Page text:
NPR Story
4:00 am
Tue April 8, 2014

Napier's 22 Points Helps UConn Beat Kentucky In Men's Final

Originally published on Tue April 8, 2014 7:09 am

Transcript

DAVID GREENE, HOST:

This year's NCAA men's basketball tournament was billed as wide open. Anyone could win - and a seventh seed did. Makes you wonder what those seeds actually mean. The University of Connecticut was banned from the tournament last year. In a dramatic turnaround, the Yukon Huskies are this year's champs after beating Kentucky last night. Here's NPR's Tom Goldman.

TOM GOLDMAN, BYLINE: We'll pick it up at halftime, when the game appeared to be following a familiar script for the favored Kentucky Wildcats. After a sluggish start that dropped them 15 points behind, they pulled within four. Perfect. Just like in their previous tournament wins over some of college basketball's best - Wichita State, Louisville, Michigan and Wisconsin - games in which they were either tied or behind at the half.

UConn fans were nervous and worried about the zone defense Kentucky used right before halftime that slowed down the Huskies. JR, from Brandord, Connecticut, didn't want to give his last name or any advice on how to handle the zone. How are they going to figure that out? Great outside shooting?

JR: Don't know or I'd be the coach.

GOLDMAN: Lucky for him, UConn's Kevin Ollie had the coaching thing covered. The plan going in was to try to take away Kentucky's strengths - inside scoring and rebounding, and make them shoot from outside, which is not a strength, despite the string of crazy game-winning three pointers by guard Aaron Harrison.

Mission essentially accomplished. UConn, which has evolved into a terrific defensive team, out-rebounded Kentucky 34-33 and held the Wildcats to 39 percent shooting. And despite giving up that 15 point lead, UConn never trailed. Kentucky head coach John Calipari.

JOHN CALIPARI: They were not going to let us take this game from them.

GOLDMAN: A gaggle of happy Huskies left the on-court celebration and headed for their locker room. Trailing the pack, senior point guard Shabazz Napier. His 22 points, six rebounds and all court brilliance secured the final four most outstanding player award.

SHABAZZ NAPIER: You got to believe in yourself.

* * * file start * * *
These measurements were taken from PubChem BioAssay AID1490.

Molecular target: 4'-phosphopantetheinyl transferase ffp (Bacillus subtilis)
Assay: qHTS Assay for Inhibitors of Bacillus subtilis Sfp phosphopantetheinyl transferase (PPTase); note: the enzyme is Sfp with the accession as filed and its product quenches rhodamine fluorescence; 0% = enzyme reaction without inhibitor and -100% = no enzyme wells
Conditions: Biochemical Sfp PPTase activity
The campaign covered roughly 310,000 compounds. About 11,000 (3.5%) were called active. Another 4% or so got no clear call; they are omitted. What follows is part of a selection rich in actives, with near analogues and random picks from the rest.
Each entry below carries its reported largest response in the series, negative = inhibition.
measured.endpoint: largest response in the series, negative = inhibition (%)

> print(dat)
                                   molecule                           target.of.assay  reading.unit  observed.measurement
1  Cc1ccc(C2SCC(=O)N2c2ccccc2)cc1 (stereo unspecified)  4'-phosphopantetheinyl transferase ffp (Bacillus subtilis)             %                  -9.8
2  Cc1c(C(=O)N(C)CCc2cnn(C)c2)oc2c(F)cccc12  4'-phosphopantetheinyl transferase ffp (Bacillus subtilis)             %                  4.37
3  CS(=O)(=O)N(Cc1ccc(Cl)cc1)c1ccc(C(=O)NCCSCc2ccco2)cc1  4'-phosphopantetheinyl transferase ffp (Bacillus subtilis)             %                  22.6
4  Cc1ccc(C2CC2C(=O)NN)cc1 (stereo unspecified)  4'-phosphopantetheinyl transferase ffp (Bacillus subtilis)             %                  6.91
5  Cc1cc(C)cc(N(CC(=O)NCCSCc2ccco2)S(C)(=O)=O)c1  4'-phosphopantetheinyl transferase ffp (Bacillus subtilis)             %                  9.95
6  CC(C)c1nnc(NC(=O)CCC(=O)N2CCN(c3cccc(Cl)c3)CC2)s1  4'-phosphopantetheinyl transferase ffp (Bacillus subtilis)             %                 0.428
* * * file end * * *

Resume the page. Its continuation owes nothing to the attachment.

GOLDMAN: Self-belief was an important ingredient on a team that lost a lot of believers. UConn was banned from the NCAA tournament last year because of poor academic scores, especially by players from previous years. Because of the ban, some players and coaches left, but a few seniors who celebrated last night didn't, including Napier and guard/forward Niels Giffey from Germany, who hit two critical three pointers against Kentucky.

NIELS GIFFEY: I think we wanted it more. It was more important for us to win this game, to go out, you know, bring the program back on top. It was just something deep, deep, deep in our heart.

GOLDMAN: At times, Kentucky didn't play with much heart, according to head coach Calipari. His players jogged instead of sprinted, he said. They missed 11 free throws. Coach Cal has spent this entire tournament praising his five freshman starters for maturing over several months into a self-reliant team with veteran-like poise. He marveled at their youth. But last night he blamed it.

CALIPARI: The way we started the game probably cost us the game. And somebody said, well, why do you think you started that way? Duh. They were all freshmen. They were scared to death again.

GOLDMAN: I've never coached a team this young, Calipari said, adding: I hope I don't ever again. If this were a forum on the so-called one and done players who stop by college and then head to the NBA, Kentucky showed its colors. And so did UConn - a team that starts two seniors, two juniors and a sophomore, all of them at night's end wearing NCAA champion baseball caps decorated with pieces of net cut down in victory. Tom Goldman, NPR News.

GREENE: Good days for sports fans in Connecticut. The Connecticut women's team takes on Notre Dame for the national championship tonight. Transcript provided by NPR, Copyright NPR.

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